Moments of denial and crippling pain

This morning on the way back from the supermarket Cappy turns to me and says “If you’re using terms like ‘I’m usually okay with this food’, then you know you shouldn’t be eating it.”

Rewind 24 hours and you would have found me browsing raw vegan sweet treats. Oh my god, so yum! Gluten free, dairy free and refined sugar free. What could possibly go wrong, right?

Gah, bloody FODMAPS, you’re such a jerk. While the rest of the glutey world can enjoy these kind of sweet noms, I apparently can’t.

The problem with raw, vegan sweet noms is that they’re very high in FODMAPS foods like dried fruit and nuts. As I’ve mentioned previously, if you’ve got FODMAPS issues, you don’t necessarily react to every high FODMAPS food, so it’s a bit of trial and error to work out what you can and can’t eat. Admittedly, I had noticed rumblings when I’d eaten these kind of foods before, but what was to occur later in the day, blew these previous rumblings to smithereens.

So for anyone who’s ever wondered what it’s like when I eat something I shouldn’t have, here goes (note, have very heavily edited to prevent readers from vomiting).

Phase one: Something’s a stirring

“Hmm, my stomach is vaguely hurting, I think I’ll just go to the loo.” Returns from loo, feeling a bit squiffy but determined to keep working.

Two minutes later …

Phase two: Holy sh*t! (or as I like to call it ‘Justification for my toilet paper obsession‘)

The ideal scenario when you reach phase two is that you’re at home, there’s a tonne of toilet paper stacked nearby and no one is within hearing or smelling distance.

However, I of course was at work. The next 30 minutes was spent almost exclusively in a bathroom as far away from our office as I could manage.

I can’t even begin to describe the pain – but it’s pretty bad. I won’t go into details, but this is a pretty good visual summary:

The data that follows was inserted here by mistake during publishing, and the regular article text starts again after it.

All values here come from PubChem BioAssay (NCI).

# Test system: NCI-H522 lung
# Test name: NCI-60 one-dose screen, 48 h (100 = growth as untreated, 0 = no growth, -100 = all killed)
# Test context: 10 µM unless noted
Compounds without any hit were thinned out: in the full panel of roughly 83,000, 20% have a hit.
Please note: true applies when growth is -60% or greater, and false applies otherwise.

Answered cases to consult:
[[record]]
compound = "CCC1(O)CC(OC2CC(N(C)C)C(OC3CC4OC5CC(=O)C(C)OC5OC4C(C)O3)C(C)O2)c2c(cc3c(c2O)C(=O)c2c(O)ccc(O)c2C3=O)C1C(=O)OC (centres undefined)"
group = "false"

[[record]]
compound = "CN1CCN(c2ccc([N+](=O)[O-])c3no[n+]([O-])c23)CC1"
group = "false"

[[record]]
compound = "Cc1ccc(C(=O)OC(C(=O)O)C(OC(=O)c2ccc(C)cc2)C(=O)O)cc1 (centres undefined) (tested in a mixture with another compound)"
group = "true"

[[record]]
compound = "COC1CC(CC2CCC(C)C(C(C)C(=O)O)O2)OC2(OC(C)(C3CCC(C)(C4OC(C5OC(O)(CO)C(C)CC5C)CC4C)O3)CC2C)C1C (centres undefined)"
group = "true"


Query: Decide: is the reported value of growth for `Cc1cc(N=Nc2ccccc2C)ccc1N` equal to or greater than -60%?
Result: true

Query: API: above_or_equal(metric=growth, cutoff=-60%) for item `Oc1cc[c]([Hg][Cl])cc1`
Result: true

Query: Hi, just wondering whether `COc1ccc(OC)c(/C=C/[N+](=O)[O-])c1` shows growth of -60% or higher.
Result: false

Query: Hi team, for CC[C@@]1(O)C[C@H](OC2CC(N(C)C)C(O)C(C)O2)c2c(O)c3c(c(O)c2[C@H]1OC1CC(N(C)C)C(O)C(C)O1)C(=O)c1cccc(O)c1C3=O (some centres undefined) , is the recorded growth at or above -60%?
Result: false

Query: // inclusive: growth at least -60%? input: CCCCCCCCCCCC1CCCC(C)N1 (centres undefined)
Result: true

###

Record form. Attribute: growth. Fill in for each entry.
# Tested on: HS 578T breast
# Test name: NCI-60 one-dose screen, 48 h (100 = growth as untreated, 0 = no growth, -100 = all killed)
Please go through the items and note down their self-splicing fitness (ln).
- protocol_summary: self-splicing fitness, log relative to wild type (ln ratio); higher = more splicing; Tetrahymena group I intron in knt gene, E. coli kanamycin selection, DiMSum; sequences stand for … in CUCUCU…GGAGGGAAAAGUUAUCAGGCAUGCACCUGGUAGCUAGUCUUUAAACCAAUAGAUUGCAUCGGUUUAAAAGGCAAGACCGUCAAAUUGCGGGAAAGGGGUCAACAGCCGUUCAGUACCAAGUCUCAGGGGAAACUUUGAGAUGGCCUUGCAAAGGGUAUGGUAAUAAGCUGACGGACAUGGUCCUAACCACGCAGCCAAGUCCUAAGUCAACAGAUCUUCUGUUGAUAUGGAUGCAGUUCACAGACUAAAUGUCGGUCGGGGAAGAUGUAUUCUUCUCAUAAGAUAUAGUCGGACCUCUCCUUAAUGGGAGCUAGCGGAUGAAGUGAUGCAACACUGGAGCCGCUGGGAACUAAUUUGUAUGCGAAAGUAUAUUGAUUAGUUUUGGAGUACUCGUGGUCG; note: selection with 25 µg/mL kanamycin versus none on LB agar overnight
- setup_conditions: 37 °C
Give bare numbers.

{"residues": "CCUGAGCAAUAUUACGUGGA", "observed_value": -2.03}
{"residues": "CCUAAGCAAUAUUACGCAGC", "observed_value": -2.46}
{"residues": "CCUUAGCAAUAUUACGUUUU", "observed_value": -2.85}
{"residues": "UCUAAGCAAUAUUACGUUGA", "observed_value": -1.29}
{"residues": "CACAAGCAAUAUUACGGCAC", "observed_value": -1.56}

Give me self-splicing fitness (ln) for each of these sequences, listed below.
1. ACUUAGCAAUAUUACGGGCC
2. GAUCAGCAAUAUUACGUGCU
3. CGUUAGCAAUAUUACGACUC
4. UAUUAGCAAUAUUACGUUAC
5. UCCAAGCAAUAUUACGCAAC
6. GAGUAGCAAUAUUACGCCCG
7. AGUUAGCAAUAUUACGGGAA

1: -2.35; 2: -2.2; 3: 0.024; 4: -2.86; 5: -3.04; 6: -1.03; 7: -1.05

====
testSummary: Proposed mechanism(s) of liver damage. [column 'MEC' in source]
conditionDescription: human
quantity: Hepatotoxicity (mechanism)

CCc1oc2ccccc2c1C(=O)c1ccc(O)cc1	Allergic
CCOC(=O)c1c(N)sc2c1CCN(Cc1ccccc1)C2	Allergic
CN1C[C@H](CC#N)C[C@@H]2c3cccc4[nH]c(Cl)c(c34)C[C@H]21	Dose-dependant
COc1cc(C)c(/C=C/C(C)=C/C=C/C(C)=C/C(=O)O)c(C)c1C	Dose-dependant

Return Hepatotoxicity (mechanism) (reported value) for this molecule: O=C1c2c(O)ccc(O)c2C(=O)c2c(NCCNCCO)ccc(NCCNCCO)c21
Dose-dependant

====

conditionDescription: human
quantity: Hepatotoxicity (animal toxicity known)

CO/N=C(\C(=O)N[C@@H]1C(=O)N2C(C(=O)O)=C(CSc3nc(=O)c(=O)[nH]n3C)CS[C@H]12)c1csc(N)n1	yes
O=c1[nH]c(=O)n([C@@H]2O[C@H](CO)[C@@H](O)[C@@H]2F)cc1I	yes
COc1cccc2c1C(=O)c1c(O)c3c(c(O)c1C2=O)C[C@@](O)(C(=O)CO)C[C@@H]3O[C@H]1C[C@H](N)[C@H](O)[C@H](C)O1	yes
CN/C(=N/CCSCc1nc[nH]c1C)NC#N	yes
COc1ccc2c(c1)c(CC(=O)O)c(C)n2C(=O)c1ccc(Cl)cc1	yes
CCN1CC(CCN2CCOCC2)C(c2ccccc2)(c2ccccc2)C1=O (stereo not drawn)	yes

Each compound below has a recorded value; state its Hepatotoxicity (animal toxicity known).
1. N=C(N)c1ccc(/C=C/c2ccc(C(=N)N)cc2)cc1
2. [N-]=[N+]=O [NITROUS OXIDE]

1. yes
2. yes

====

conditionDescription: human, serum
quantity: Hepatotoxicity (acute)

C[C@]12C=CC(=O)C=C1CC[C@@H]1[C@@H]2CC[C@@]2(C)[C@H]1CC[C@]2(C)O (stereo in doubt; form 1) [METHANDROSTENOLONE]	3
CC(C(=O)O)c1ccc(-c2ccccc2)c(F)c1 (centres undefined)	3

In between toilet visits, I was attempting to work, but this was proving to be a challenge, as my brain was otherwise occupied with:

a) trying not to throw up (yup, nausea kicked in too)

b) deep breathing (the kind you’re told to do when you’re going into labour)

c) sweating, while feeling both hot and cold, and;

d) calculating how many seconds it would take to get from the office back to the bathroom

By this time I was having difficulty hiding just how rotten I was feeling and my workmates had started gently suggesting that maybe it was time to go home. However I didn’t think I’d be able to make it home without doing irreparable damage to the interior of my car.

Half an hour later (or it could have been hours, honestly I’d lost the ability to keep track of time by this point)

Phase three: The end is nigh

Phase three was a good time to go home from work because for a while my stomach had ceased to require quite the level of bathroom attention than it had previously.

So I drove home, carefully and quickly, and immediately crawled into my pajamas.

The pain was still there, except now I could lie on the bed between bathroom breaks, and there was more time between trips to the loo.


Phase four: Zombie

Imagine you’ve run a marathon, except you came last, everyone else got a medal, and you got a kick to the stomach instead. Yup, that’s phase four.

Eventually the pain subsided, and so did the bathroom visits. However I’m exhausted, emotional and weak as a kitten.

And don’t even think about touching my stomach or mentioning food because NO.

Phase five: Regrets and continued zombie

This is me today: I’m feeling sorry for myself, I’m angry at myself for eating something I shouldn’t have, and I’m exhausted, foggy-brained, sore in the stomach, and moody.

Phase five can last for several weeks. Sigh.

All I can say is sorry to everyone who has to deal with me for the next little while. I think I’ve learnt my lesson this time, honest.


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